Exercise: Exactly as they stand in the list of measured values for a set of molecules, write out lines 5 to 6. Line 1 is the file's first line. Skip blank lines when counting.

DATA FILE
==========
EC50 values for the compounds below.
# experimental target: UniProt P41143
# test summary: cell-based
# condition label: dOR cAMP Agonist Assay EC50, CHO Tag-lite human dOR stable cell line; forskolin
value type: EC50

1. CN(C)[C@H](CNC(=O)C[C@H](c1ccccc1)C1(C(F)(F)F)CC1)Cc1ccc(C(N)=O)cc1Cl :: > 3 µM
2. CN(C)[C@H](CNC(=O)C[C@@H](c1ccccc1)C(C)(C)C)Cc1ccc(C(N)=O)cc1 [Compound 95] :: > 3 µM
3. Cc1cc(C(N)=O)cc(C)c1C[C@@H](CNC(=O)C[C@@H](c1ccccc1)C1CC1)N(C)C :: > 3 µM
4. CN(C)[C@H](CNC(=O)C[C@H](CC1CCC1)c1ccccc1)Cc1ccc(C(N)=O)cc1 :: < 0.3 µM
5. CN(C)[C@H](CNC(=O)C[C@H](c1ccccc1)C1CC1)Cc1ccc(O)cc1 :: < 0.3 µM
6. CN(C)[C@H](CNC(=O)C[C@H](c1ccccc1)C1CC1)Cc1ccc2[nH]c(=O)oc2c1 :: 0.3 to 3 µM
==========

value type: EC50

1. CN(C)[C@H](CNC(=O)C[C@H](c1ccccc1)C1(C(F)(F)F)CC1)Cc1ccc(C(N)=O)cc1Cl :: > 3 µM